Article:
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Should Bullying be Criminalised

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    Bullying has long been a factor in the life of a growing child. It is a “repetitive aggressive behaviour with an imbalance of power” (Smith, 2016) which, can happen to anyone at anytime. It isn’t something that people can just get rid of nor is it something that can be expected until it has begun. It can come in many forms, such as, teasing, intimidation, physical abuse, verbal abuse, online intimidation and other. It has long been a normal part of growing up but, has seen to have many negative affects on those victimized. It is now recognized by many as a “preventable health problem” which can have many long-lasting consequences. Some of these can range from anxiety, depression, physical health issues, poor academic performance, increase in the possibility of suicide and finally could lead the victim to retaliate with more aggressive behavior. (Flannery, 2016) The long-term affects can take a toll on someone’s up bringing, for example, “individuals formerly bullied were found to have higher levels of depression and poorer self-esteem at the age of 23, despite the fact that, as adults, they were no more harassed or socially isolated than comparison adults” (Public Safety Canada, 2008) In addition, it is said that for students aged twelve to nineteen, 6% of them reported to have bullied on a regular basis, leading to roughly 8% of them being victims of bullying every week, whilst, only 1% reported to have done both bullying and been the victim on a regular basis. (Public Safety Canada, 2008) In terms of rick factors of bullying, boys are the more likely to bully others when compared to girls. This is in terms of direct bullying. In comparison, for indirect bullying where this can be considered as starting rumors and other. In fact, 61% of boy bullies reported to have done physical violence to their victim whilst 43% of girls had done more of isolation leading to them ignoring someone completely and trying to leave them out of things. (Farrington, 2010) Knowing that bullying can cause much harm to an individual and that it seems to be a dominating issue for our younger generation in both physical and psychological consequences, it seems fit to ask ourselves if bullying should be considered as a criminal act?

    To begin with this question, it should be important to identify the various levels of bullying as we need to give officers of the law a concrete line that determines if the act of bullying was a tease or a criminal act. For example, the consequences of teasing may be less harmful in the long run when compared to physical abuse. It also can differ with each case since some may be more sensitive to psychological abuse rather than physical if they are already suffering from mental illnesses or minor differences to others.

    I think that bullying shouldn’t be criminalised since, it can be difficult to take the actions of a minor as intentional criminal acts. That is the reason why we have juvenile vs adult prisons since young individuals have a difficult time calculating the consequences of their actions. The term Bullying is also very vague. Should we be giving a criminal record to someone was simply jealous of another which lead them to either teasing this other or pushing him around. Sure, it can lead to the individual to retaliate or harm himself but, can it be identified directly as a harmful criminal act. I think that it is all relative to the case in question which makes the answering of this question very tricky. An interesting study pointed out that most of the bullies that were brought up for questioning didn’t think that they identified as a bully. This was due to their behavior being the “norm” since, everyone seemed to pick on the one who was “out of place” or suffering from dyslexia, obesity and other where they stood out from the crowd. These bullies also felt that they were not the only ones responsible for their actions. It was simply an act that many classmates had in common. (Nassem, 2015) In this case, who would you punish and how far would you go with the punishment? The bullies seem to not acknowledge the consequences of their acts and on top of this don’t identify their acts as being bullying. In the same study, it reveals that bullies are identified as anti-social, lacking in empathy and are in search of popularity/attention with their peers. It is also brought up that the bullies in question try to mimic adult behaviors. This can come from their parents to even shows on TV such as The X Factor, big Brother, celebrity news, etc.(Nassem, 2015) With this, should it be that these bullies be put responsible for their acts or are they in turn the one’s who are suffering the most and hence, feel the need to call out for help with the use of lashing out their pain on more visibly vulnerable individuals?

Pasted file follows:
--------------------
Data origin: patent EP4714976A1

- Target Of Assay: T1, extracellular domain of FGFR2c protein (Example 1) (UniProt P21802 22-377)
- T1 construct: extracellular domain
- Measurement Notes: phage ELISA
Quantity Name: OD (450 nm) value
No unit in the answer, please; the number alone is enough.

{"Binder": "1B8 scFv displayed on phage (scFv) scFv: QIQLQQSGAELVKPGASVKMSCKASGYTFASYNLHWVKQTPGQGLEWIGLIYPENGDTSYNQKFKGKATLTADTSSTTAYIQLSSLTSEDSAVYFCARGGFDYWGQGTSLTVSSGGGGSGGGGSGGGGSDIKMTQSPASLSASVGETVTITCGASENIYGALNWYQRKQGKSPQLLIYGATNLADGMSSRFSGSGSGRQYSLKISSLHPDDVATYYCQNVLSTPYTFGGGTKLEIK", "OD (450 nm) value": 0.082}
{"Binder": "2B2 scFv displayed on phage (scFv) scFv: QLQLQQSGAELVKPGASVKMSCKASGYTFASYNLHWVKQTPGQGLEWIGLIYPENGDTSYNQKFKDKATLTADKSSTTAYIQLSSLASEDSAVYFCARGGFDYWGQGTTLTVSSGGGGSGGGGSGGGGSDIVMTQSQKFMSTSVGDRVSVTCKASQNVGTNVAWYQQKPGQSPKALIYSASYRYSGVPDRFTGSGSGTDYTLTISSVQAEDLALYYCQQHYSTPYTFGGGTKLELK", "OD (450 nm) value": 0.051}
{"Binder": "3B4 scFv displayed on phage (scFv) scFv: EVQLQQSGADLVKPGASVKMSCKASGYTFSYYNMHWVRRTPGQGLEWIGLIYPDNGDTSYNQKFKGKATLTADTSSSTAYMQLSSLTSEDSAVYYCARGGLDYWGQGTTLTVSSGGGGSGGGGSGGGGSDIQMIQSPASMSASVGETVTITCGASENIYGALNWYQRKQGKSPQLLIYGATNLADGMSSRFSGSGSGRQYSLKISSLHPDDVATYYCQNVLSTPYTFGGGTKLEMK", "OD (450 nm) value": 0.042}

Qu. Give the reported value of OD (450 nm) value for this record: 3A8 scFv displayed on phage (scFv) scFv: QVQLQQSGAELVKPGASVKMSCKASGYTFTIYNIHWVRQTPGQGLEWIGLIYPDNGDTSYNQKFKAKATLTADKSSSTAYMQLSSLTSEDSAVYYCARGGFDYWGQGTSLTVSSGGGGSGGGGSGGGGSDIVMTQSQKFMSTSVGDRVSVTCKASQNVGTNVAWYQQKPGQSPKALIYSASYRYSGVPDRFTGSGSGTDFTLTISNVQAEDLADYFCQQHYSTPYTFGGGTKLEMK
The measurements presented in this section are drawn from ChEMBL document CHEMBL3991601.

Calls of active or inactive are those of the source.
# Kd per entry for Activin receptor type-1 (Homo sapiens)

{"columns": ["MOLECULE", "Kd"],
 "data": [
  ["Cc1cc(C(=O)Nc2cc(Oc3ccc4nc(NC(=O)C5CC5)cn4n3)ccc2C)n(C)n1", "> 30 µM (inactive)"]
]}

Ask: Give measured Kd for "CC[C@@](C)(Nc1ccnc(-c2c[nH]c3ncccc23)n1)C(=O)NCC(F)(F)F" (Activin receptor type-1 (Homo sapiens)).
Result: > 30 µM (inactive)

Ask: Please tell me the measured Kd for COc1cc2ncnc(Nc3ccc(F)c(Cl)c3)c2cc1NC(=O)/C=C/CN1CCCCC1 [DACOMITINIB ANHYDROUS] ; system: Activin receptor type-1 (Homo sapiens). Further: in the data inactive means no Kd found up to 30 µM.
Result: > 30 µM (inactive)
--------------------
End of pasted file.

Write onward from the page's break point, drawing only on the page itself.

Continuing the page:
Unfortunately, inequality is hard to avoid. As schools tend to mimic societal discriminations and the teachers have big role to play in this. For example, say there is a vulnerable child who has special needs such as dyslexia. They may be called out by their teachers to read out a text and they refuse due to their timidity. The classic reaction from the teacher would be to punish the individual for their lack of efforts. The child may be more distracted than others which would lead them to disrupt the class. The teacher would then continue to punish them for their unacceptable behavior leading them to retaliate and continue to express a bad attitude in class. Those who identify with this vulnerability seem to characterize their relationship with peers to be “picked on” all the time. (Nassem, 2015) So given this information, how could we create a system that would prevent bullies from picking on those that are most vulnerable and have difficulties with even the teacher himself?